The Kenneth Branagh Theatre Company’s year-long season at the Garrick continues with Romeo and Juliet, co-directed by Branagh and Rob Ashford, and featuring Downton Abbey’s Lily James and Games of Thrones’s Richard Madden as the star-crossed lovers. It’s a sort of spin-off of Branagh’s schmaltzy but lucrative Disney film Cinderella from last year, which Ashford choreographed and which also starred James and Madden in a pairing that turns out far more happily.
As a straightforward, ill-fated love story, there is not much complexity of characterisation in Romeo and Juliet. Unlike Shakespeare’s mature tragedies where the protagonists’ flawed personalities contribute to their downfall, Romeo and Juliet are simply victims of circumstances beyond their control, sacrificed to their families’ enmity; their misfortune is simply that one happens to be a Montague, and the other a Capulet. The tragedy lies in the bloom of youthful love nipped in the bud.
For a play so dependent on hot-blooded passions, whether sexual love or violent feuding, there is not enough raw intensity in this traditional, not to say old-fashioned, production set in 1950s ‘La Dolce Vita’ Italy. It’s stylish and pacey but there seems to be little rationale behind the setting other than it being so easy on the eye, even if we do see the moral ugliness underlying the hedonistic glamour.
The opening confrontation between members of the Montague and Capulet clans in Verona’s town square is slickly staged with the cast striking poses as if snapped by paparazzi, but there is no sense of real danger in the air. The nightclubbing Capulets’ masked ball is sexy enough, but the euphoric balcony scene is underwhelming, with Juliet more or less on the same stage level as Romeo rather than high above him, and the double-suicide vault conclusion does not truly move.
Designer Christopher Oram’s stone piazza with descending pillars perhaps suggests the historical roots of an ancient quarrel, while his chic costumes are Felliniesque with characters sometimes seeming to parade in a fashion show. Patrick Doyle’s busy score moves from sultry jazz to electronic disco beats and orchestral-style rhapsody, though the sound of a tolling church bell hits the most atmospheric note.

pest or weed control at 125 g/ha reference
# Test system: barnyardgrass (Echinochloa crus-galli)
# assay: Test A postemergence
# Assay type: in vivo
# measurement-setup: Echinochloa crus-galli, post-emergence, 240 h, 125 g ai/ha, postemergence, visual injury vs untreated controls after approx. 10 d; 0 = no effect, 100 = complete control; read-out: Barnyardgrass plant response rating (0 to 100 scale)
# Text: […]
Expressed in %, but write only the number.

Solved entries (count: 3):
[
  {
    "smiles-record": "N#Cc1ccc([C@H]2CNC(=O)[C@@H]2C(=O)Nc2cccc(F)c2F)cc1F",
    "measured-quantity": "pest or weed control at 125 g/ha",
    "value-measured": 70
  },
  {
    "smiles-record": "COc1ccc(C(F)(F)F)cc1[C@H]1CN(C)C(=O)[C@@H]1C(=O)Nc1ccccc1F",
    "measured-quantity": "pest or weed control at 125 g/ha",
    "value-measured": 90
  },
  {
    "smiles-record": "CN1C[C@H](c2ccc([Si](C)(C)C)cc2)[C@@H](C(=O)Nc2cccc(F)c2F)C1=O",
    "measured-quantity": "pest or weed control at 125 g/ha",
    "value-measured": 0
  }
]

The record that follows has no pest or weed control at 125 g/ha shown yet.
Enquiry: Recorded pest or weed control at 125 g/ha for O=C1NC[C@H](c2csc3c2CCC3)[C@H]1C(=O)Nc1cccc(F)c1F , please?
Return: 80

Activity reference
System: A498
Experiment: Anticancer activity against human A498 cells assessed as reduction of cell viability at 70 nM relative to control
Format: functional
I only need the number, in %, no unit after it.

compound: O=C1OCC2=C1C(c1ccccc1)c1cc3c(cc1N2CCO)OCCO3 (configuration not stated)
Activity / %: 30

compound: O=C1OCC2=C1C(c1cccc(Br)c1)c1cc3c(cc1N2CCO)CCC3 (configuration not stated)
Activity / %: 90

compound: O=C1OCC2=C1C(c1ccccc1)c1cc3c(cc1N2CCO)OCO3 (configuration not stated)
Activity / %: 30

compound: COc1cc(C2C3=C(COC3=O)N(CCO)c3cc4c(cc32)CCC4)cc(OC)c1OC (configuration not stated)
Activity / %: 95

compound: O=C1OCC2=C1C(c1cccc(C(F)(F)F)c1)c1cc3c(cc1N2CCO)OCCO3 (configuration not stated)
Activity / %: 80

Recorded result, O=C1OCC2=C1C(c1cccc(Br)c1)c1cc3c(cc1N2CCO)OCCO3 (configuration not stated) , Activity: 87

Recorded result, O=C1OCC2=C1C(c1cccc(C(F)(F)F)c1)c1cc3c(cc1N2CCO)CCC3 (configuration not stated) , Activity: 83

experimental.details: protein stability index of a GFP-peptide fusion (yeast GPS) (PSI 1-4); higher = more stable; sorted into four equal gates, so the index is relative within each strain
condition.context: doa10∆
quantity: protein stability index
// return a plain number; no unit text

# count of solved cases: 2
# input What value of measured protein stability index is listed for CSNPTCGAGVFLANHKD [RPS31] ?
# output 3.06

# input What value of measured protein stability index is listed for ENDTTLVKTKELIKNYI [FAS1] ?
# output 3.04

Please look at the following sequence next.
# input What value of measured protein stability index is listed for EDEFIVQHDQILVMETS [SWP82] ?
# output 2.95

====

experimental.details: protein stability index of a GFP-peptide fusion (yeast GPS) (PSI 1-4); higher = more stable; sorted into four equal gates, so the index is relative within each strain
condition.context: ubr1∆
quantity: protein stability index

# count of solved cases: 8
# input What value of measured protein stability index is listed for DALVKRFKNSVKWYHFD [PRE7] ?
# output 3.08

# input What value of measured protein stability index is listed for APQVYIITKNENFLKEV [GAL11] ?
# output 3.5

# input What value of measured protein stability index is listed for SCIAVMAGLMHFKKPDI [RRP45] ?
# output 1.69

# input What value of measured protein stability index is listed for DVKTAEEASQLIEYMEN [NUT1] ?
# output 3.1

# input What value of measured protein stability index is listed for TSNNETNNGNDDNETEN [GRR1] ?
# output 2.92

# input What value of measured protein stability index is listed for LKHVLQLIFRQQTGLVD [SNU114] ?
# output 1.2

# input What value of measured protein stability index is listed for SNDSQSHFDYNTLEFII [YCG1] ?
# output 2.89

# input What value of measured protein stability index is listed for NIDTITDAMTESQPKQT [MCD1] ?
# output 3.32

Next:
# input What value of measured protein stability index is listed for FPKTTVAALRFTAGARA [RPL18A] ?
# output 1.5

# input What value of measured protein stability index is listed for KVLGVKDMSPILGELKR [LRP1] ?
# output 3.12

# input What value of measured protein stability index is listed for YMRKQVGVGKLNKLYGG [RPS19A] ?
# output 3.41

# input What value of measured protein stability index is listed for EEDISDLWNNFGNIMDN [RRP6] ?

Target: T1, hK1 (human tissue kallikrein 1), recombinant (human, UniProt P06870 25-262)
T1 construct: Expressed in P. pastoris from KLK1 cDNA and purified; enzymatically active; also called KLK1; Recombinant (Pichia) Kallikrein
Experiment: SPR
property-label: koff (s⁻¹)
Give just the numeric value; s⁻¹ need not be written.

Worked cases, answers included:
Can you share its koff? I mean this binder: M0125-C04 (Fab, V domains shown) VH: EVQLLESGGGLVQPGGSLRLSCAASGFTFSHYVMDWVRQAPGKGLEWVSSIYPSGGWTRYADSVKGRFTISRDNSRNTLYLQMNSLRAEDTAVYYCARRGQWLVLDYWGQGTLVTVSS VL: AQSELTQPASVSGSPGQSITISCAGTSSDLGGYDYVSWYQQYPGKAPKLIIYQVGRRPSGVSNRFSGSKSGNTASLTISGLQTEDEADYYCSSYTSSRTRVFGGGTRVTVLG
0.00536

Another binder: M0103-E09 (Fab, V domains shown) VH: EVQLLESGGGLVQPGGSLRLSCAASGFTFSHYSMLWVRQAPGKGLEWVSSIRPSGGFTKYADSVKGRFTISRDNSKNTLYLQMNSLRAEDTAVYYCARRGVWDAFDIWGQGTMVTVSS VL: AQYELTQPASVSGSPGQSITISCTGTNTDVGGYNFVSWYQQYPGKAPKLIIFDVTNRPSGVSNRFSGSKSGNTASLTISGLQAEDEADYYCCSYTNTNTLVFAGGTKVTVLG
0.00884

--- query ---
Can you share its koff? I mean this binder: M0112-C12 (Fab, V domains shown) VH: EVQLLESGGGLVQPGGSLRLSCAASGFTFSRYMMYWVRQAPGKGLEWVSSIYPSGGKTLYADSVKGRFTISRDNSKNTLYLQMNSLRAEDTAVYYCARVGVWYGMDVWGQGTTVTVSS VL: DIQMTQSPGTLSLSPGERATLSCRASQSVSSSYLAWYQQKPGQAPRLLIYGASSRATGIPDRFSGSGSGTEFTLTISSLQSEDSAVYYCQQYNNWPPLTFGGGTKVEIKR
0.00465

Although there is a danger that teenage actors playing the leads will not be able to handle Shakespeare’s blank verse, there is more of a danger that older actors will fail to convince in the youthful roles. Undeniably a good-looking romantic couple, James and Madden share a fair amount of chemistry between them, but both in their late twenties they are a bit too mature to portray the rush of adolescent first love. However, James does project much more passion in Juliet’s tremulous excitement and headstrong impetuousness than the athletically virile but emotionally flat Madden who conveys little of Romeo’s dreamy ardour.
Derek Jacobi (also in Cinderella!), now pushing eighty, must be the oldest ever professional Mercutio. As one our great Shakespeareans, he delivers the verse beautifully, especially the Queen Mab speech, as a dapper veteran swinger with a hip shuffle and a twirling walking cane (containing a swordstick), but when he squares up to the thrusting, aggressive Tybalt (Ansu Kabia) the disconnect is absurd and there is no sense of the potential of a young life cruelly cut short.
Samuel Valentine’s younger-than-usual Friar Laurence is a well-meaning but naïve peacemaker, while as the Nurse Meera Syal is a mixture of comic garrulousness and warm protectiveness. Michael Rouse’s autocratic mobster Capulet is way over the top, with Marisa Berenson’s coldly remote Lady Capulet complicit in her daughter’s arranged/forced marriage to Tom Hanson’s clumsily courting Paris.
Branagh and Ashford’s lacklustre production falls short of their impressive season-opener The Winter’s Tale, and is nowhere near as powerful as their 2014 Manchester International Festival collaboration on Macbeth, where there was much more ‘mad blood stirring’.
Romeo and Juliet is on until 13th August 2016. Click here for more information.